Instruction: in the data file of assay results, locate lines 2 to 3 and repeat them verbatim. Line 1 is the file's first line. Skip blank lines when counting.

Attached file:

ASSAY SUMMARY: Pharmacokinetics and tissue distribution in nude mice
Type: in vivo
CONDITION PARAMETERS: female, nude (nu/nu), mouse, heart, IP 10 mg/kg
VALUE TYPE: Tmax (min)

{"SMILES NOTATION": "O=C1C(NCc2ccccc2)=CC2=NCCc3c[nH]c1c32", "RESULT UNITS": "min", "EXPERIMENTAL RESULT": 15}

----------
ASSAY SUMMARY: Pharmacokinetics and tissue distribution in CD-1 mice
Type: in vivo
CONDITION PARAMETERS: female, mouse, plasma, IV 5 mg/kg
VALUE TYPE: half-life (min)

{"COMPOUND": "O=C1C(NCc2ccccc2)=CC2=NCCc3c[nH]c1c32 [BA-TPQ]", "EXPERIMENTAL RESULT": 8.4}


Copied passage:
Type: in vivo
CONDITION PARAMETERS: female, nude (nu/nu), mouse, heart, IP 10 mg/kg